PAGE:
Satyanarayana et al. Indeed, the effects of mechanical removal of mangrove trees could be more intense during removal periods, resulting in oxidation of sediments and release of soluble Fe to overlying waters. The first study focused on the effects of incineration of mangrove detritus (Riddell, 2005), the second looked at impacts of mangrove removal on vegetation (Wildland Consultants, 2005), and the third assessed the effects of vegetation removal on benthic fauna. In northern New Zealand, the Northland Regional Council granted an environmental permit (CON20031099401) to remove a 0.26-ha fringe of mangrove trees from Mangawhai Harbour to improve water access; this project was remarkable in that it enabled researchers to observe what ecological consequences removing mangroves has on estuarine ecosystems (Alfaro, 2010). The most extensive studies on mangrove impacts to fish have been done on Moloka‘i (Demopoulos et al. Environment Waikato collected a series of benthic samples in November 2005, and again in November 2006. They also investigated the consequences of mangrove removal on benthic organisms and adjacent habitats from October 2015 to September 2016, and the density, species count, Shannon–Wiener index (H′), and Pielou’s evenness index (J′) of the mangrove and non-mangrove regions were compared. NDVI represents reaction to photosynthetic activity; the relevant equation is NDVI = (NIR − RED)/(NIR + RED) (Schowengerdt, 1997; Kovacs et al., 2004; Matsushita et al., 2007), where NIR represents the reflectance of near-infrared radiation and RED represents the reflection of visible red radiation, as measured by a satellite radiometer. The non-mangrove region exhibited more variations than the mangrove region. The Normalized Difference Vegetation Index (NDVI) and Enhanced Vegetation Index (EVI) are appropriate for vegetation studies (Ren et al., 2008; Son et al., 2013), and demonstrate a good range and sensitivity for monitoring and assessing spatial and temporal variations in vegetation amount and condition (Son et al., 2013). The area studied in this work extends from the Sanxing stream to the Haishan Fishing Port, all of which lie to the west of Hsinchu, Taiwan. This region could shed light on such synergistic effects when studied at the latitudinal boundary of mangrove extent in south Australia and north New Zealand. Ju-Der Wei performed the experiments, approved the final draft. The spatial variations of species composition are shown in Fig. This work was supported by the Ministry of Science and Technology grant number MOST 102-2221-E-236-004 and MOST 107-2221-E-236-002. Mangrove and seagrass ecosystems are widespread coastal and estuarine environments found in tropical and subtropical latitudes. To maintain tidal mudflats, mangrove seedlings were removed from the Hong Kong Mai Po Ramsar Site; the result was elevated biodiversity (WWF Hong Kong, 2006). Field experiments were approved by the Environmental Protection Administration, R.O.C. The results of EVI are consistent with those of NDVI. Because of the continuous spreading of the mangrove in the coastal areas, the effects seen included habitat singularity, decline of species abundance, decline of biodiversity, infilling of estuaries, flooding, and small black mosquito breeding. Sediment cores and epifaunal counts in impacted and non-impacted areas. Of these, clear-felling, aquaculture and over-exploitation of fisheries in mangroves are expected to be the greatest threats to mangrove species over the next 10–15 years  . The species diversity was largest in October 2015 and smallest in January 2016. To calculate the area of mangrove cover, NDVI and EVI were used. The funders had no role in study design, data collection and analysis, decision to publish, or preparation of the manuscript. The annual market of capture fisheries has been conservatively estimated at between US $750 and $16,750 per ha, which illustrates the potential support value of mangroves (Rönnbäck, 1999). After mangrove removal, the composition of the sediment changed from a muddy to a sandier habitat, and clams began to appear (Young, 2013). However, these biological habitats are sensitive and fragile; after a coastal environment has been destroyed, it can be restored or rehabilitated only with great difficulty. This area is also known as the Siangshan Wetland (Fig. Five habitats in the cleared and undisturbed areas were sampled:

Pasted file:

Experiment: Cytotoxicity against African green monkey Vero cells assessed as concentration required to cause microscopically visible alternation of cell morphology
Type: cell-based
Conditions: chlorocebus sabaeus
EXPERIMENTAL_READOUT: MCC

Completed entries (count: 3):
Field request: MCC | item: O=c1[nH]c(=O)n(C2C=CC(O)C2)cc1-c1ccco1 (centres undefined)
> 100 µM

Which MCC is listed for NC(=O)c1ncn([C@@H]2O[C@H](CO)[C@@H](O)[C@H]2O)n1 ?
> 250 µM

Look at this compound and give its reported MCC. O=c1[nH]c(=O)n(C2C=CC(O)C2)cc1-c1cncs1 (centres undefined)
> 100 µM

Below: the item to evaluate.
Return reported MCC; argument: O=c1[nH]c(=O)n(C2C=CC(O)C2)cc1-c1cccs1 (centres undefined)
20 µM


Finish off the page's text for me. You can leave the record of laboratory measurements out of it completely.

6. 7). Mangrove forests are among the world's most vulnerable subtropical and tropical habitats. Species density of bivalve species at A1, B1, A5 and B5 in October 2015 (A); species density of bivalve species at A1, B1, A5 and B5 in February 2016 (B); species density of bivalve species at A1, B1, A5 and B5 in June 2016 (C); species density of bivalve species at A1, B1, A5 and B5 in August 2016 (D). The study also provides useful ecological data for coastal managers and other officials interested in controlling mangrove spread. 2. Based on projected rates, mangrove trees could lose their race against rising water within the next 30 years. Thus, the question of whether natural coast ecological habitats are preferable to artificially constructed coasts is important in coastal management. You can also choose to receive updates via daily or weekly email digests. Those losses are critical to society because mangroves filter terrestrial contaminants, protecting coral reefs from eutrophication, sedimentation, and resulting degradation. Several small-scale mangrove-removal projects, ranging from 1 to 14 ha, were implemented from 2007 to 2014. Journal Reference Areas where mangroves have been removed also need regular maintenance to keep mangrove seeds from re-establishing—an annual cost that can range from $1000 to $5000 per hectare for seedling removal and disposal. The invading mangroves changed the structure and functions of the habitat for benthic organisms and caused infilling of estuaries, flooding, and invasions of the small black mosquito (Forcipomyia taiwana). Mangrove forests are among the world's most vulnerable subtropical and tropical habitats. The expansion of mangroves often blocks the waterways. Climate change also affects their survival. no more than one email per day or week based on your preferences. Root material was weighed wet and again after drying to constant weight at 60°C. This region could shed light on such synergistic effects when studied at the latitudinal boundary of mangrove extent in south Australia and north New Zealand. Mangrove presence increases the residence time of water, especially in flat, wide mangroves with complex waterways (Wolanski & Ridd 1986). After mangrove removal, the species returned to their original habitats. Nonetheless, once a fence is built its effects are long lasting. Few studies have investigated the negative biological effects of mangroves. A large-scale mangrove-removal project was undertaken by the Hsinchu City Government from October 2015 to March 2016. After mangrove removal, species returned to their original habitats and noteworthy biological values significantly increased in the mangrove regions. In this project, the mangrove forest was divided into two dense regions and a scattered region; a mechanical removal method was applied in the dense regions and manual removal in the scattered region. Yu-Chi Chen conceived and designed the experiments, performed the experiments, analyzed the data, contributed reagents/materials/analysis tools, prepared figures and/or tables, authored or reviewed drafts of the paper, approved the final draft. The number of species within the mangrove regions increased after mangrove removal. • Five replicate bulked sediment samples were collected from the top 20 mm of